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Mad About the Boy

Music journalists and pop fans Jude Rogers and Ruth Barnes look at the empowering flipside of pop fandom.

Hysterical girls have been pathologised for centuries but, in the last two or three generations, they've also helped define pop culture, further feminism and shape society.

Jude Rogers and Ruth Barnes - both music journalists and pop fans - look at the empowering flipside of pop fandom and how new, tribal rites of passage in teen pop culture have offered women an interesting new mode of expression.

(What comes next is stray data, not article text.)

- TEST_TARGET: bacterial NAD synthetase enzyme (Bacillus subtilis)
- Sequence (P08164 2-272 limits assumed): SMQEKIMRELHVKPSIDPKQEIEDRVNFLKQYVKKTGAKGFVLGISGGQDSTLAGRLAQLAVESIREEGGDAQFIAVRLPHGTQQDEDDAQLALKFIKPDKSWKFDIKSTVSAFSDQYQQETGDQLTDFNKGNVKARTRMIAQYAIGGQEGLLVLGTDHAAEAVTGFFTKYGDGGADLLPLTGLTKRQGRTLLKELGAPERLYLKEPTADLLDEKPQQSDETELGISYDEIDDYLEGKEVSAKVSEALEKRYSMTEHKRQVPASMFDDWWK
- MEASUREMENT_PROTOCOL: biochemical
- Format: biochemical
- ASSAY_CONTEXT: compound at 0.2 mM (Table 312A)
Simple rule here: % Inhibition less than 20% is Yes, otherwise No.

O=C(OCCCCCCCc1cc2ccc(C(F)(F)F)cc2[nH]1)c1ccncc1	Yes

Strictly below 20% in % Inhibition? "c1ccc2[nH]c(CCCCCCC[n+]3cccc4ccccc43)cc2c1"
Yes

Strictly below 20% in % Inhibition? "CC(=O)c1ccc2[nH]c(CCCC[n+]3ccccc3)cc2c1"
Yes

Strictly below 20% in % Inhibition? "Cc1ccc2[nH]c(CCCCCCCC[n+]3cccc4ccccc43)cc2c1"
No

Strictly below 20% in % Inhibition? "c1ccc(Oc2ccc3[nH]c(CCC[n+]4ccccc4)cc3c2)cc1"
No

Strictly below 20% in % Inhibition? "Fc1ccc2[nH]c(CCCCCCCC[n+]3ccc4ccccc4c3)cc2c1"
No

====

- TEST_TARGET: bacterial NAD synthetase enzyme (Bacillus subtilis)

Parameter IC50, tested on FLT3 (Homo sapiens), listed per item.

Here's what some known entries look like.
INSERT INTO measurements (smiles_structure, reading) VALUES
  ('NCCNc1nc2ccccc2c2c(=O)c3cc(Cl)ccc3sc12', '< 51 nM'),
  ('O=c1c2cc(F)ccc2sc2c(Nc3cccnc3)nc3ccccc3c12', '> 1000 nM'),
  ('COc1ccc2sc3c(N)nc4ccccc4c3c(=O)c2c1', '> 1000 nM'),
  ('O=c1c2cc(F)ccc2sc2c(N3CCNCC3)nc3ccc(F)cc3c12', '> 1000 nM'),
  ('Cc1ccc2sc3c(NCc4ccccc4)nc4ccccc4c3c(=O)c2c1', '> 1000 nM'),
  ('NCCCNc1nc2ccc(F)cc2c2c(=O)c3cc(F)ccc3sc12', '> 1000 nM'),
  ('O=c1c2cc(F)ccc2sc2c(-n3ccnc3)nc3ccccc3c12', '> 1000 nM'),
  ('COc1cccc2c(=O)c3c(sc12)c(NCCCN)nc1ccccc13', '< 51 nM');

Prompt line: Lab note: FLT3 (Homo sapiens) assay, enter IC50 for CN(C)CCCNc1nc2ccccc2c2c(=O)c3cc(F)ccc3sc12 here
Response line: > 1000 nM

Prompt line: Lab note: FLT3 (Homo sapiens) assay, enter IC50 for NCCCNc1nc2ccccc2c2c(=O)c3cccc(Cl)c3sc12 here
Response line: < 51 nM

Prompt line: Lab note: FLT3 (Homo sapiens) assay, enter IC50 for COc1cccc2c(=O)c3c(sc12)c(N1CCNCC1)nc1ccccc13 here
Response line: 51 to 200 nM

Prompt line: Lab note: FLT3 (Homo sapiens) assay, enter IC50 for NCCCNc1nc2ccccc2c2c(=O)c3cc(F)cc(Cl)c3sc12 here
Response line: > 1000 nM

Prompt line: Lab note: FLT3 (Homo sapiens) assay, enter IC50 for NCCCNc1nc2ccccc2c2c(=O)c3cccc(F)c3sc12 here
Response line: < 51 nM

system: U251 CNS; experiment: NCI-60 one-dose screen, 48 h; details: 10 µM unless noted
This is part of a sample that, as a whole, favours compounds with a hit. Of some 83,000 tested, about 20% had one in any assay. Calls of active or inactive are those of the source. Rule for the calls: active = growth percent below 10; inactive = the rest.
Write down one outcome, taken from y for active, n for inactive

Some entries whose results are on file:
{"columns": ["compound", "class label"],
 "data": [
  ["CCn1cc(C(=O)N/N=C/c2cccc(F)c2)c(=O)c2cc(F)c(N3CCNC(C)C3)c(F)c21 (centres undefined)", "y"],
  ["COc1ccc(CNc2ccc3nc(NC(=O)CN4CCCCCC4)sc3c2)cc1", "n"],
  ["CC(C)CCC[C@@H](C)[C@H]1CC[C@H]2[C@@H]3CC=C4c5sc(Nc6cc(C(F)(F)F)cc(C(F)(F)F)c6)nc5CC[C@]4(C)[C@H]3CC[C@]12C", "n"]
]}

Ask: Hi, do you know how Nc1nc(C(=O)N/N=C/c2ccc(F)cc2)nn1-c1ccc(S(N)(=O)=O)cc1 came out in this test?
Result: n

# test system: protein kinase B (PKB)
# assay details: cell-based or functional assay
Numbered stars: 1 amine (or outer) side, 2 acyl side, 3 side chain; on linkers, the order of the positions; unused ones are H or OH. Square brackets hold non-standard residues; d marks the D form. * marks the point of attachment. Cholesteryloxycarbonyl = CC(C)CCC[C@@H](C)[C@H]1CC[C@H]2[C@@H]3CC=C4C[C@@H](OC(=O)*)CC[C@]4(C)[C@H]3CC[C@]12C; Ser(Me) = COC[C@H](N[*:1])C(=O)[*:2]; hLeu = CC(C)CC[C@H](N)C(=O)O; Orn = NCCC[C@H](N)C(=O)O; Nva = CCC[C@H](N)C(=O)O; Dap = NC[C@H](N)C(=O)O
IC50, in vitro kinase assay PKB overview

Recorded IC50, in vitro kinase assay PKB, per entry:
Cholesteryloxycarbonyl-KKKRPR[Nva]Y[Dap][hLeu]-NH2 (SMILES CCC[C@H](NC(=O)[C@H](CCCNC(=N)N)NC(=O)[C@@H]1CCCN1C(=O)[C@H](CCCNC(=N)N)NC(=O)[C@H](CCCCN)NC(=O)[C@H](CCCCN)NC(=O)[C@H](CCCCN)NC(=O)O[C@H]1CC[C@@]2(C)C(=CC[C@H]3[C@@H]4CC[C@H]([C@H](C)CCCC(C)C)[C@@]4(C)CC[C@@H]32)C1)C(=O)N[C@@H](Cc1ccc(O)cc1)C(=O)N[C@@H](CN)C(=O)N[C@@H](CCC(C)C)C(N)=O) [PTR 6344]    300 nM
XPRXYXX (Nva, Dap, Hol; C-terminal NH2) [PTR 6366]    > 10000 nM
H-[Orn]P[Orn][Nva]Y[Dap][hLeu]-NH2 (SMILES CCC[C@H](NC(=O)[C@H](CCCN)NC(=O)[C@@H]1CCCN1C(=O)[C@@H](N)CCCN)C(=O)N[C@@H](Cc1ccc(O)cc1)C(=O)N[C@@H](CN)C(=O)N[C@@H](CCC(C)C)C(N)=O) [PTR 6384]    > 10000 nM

Taking listeners on a journey from the Beatlemaniacs to the Directioners, they reveal the real power of female music fans. It's a power that helped form the fan clubs that fed the music industry, created a safe space for pubescent females to escape traditional gender roles and go wild, once terrified the authorities and silenced the world's biggest boy bands, and, today, drives social networks.

Featuring contributions from Beatlemaniac Lillian Adams; David Cassidy-fanatic - and writer - Allison Pearson; the woman behind one of One Direction's biggest hits, Fiona Bevan and ex-East 17 songwriter Tony Mortimer.

Produced by Eleanor McDowallA Falling Tree Production for BBC Radio 4.

30 minutes

Last on

Sat 1 Feb 2014 15:30